After a bit of dinner (served by young ladies in togas) the evening’s entertainment gets under way. The men put their keys in a bowl and the ladies take off their dresses. Annie is last, and starts to remove her top when Gene barges in with a young woman. Thinking fast, Sam introduces “Gordon Brown”. Twilling is angry, but leaves the room with the other guests to vote whether Gene can stay. Meanwhile, Gene explains to Sam that he came because the radio stopped working. Twilling and his guests decide that “Gordon” can stay.

Everyone pairs off, Annie with Roger Twilling and Sam with Carol Twillling. Upstairs with Carol, Sam undresses slowly, gently probing for information about her husband and their parties. Sam hears Annie shouting from another room and he and Gene burst in to see Annie standing over Twilling and brandishing a whip. Much to Annie’s irritation, since she was getting useful information out of him, Sam and Gene decide to pull him in.

Back at the station, Twilling, with his solicitor, is questioned about the murdered girls, but every answer is “no comment”. When the solicitor threatens to tell the papers about three detectives attending a swapping party, Twilling gets the upper hand.

In the cells, Carol also refuses to give anything away. Walking away, Sam spots his Auntie Heather among the Beauvoir ladies there for questiong, and calls out to her. Heather is repulsed by what she sees as a cheap chat-up line, and Sam is near tears as she leaves.

Feeling defeated, Sam and Gene mope at Sam’s desk. Annie walks in and tells them that she put a radio transmitter in Twilling’s car and they all hear Denise’s voice begging to be released. They race to Twilling’s house, but he again claims to know nothing, although he reveals that he was in love with one of the murdered girls. Nothing adds up until they suddenly hear Carol’s voice on the radio. When they hear a girl’s voice uttering swear words, they realize that it’s the Tourette’s girl who found the first body and race back to the waste land.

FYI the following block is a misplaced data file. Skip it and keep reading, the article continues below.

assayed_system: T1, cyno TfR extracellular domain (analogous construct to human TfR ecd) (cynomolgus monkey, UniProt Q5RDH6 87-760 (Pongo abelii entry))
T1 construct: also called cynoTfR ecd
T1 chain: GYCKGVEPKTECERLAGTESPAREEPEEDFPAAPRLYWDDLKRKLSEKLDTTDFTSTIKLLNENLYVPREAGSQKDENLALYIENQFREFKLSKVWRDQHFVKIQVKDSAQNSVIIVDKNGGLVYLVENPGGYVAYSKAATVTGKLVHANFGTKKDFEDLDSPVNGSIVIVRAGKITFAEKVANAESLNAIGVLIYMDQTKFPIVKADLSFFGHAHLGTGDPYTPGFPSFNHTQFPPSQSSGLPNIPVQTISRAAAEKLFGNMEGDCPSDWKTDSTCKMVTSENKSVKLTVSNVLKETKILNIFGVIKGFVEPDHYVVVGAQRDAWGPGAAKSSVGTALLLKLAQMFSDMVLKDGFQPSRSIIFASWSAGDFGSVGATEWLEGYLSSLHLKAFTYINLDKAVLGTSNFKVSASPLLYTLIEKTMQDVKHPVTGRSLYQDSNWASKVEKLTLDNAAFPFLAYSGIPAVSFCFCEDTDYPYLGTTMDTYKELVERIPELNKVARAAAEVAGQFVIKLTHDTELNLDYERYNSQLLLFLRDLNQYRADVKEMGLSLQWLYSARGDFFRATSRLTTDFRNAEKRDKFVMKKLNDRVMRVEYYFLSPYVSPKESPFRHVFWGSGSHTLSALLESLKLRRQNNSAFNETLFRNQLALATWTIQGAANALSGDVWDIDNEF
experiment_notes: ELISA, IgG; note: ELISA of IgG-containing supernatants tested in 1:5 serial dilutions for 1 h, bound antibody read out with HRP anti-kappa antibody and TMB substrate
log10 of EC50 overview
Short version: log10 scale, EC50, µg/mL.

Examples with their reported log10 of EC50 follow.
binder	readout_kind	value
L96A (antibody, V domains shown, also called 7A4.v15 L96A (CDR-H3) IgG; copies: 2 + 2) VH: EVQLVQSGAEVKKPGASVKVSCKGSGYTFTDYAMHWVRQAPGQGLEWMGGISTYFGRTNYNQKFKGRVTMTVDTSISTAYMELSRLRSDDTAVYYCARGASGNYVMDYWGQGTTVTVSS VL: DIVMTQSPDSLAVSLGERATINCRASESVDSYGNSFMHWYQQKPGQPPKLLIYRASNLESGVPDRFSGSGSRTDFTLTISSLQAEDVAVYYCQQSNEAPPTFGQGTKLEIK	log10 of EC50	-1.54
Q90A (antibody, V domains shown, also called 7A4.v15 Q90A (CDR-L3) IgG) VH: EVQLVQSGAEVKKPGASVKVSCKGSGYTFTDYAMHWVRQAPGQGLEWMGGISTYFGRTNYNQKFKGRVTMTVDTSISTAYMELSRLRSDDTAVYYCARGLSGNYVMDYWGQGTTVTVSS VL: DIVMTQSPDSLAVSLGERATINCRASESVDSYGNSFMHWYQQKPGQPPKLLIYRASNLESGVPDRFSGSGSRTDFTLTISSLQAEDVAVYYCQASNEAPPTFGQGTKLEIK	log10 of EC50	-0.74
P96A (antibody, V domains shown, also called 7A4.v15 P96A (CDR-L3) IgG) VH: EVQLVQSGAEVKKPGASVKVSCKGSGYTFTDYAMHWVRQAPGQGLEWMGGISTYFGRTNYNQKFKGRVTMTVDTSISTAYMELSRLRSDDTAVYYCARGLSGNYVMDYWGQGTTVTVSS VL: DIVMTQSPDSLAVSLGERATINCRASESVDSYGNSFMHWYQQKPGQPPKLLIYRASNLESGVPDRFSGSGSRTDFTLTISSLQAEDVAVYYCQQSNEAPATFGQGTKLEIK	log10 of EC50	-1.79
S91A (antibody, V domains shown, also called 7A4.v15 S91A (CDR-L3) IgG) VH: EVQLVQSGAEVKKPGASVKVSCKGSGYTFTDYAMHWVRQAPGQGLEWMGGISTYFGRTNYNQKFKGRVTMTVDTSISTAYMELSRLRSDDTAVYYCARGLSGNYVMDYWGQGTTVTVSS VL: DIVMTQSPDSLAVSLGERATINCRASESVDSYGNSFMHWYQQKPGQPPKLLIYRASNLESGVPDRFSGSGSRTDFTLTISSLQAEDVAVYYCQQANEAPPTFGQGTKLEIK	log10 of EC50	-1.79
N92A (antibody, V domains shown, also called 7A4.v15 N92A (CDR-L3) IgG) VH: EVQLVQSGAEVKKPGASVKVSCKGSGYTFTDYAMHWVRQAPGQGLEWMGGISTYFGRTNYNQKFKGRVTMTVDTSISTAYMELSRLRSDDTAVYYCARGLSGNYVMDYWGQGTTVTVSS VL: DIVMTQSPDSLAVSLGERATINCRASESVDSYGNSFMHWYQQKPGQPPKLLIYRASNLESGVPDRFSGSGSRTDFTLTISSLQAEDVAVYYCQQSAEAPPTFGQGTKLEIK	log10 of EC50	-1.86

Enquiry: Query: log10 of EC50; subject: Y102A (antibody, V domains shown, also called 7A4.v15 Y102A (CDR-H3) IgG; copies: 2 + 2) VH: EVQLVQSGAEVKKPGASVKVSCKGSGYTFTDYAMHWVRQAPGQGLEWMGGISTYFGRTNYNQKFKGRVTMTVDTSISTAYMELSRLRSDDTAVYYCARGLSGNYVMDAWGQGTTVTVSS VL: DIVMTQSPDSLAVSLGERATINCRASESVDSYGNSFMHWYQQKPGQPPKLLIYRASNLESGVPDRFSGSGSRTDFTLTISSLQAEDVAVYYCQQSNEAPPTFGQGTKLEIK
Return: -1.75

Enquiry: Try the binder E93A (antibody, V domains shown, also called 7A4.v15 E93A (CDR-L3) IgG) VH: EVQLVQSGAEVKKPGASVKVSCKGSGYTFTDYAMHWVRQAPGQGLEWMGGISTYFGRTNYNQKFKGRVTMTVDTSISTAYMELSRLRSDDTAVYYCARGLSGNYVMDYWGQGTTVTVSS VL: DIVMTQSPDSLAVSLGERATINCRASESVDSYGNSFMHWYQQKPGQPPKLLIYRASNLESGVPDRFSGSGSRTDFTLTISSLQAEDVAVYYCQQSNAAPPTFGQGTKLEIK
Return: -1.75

Sam pulls up beside a caravan and rushes in to pull Carol off Denise as she tries to suffocate the younger woman with a pillow. Annie frog-marches Carol away as Sam comforts Denise.

Later at the Railway Arms, Gene gives Annie the privilege of buying him a drink, and Ray asks him about the sex party. Gene responds in a way that is both biblical and filthy at the same time. Chris thanks Sam for his advice and reports that his date went well. Catching up with Annie outside the pub, Sam offers to walk her home, but she's off to meet some mates. They say goodnight as Sam struggles with his feelings.

Back home, Sam eats in front of the TV and sees his Auntie Heather as a presenter on a music show. She speaks to Sam, repeating her words from the beginning of the episode, then introduces another song.

CastEdit

Cultural referencesEdit

  • Sam tells Gene that the young girl uttering offensive words has probably got Tourette's. Tourette’s syndrome is an inherited neuro-psychiatric disorder that starts in childhood, characterised by multiple physical (motor) tics and at least one vocal (phonic) tic. Coprolalia (the spontaneous utterance of socially objectionable or taboo words or phrases) is the most well known symptom of Tourette's (and popular with the arts and media), but only about 10% of Tourette's patients exhibit it.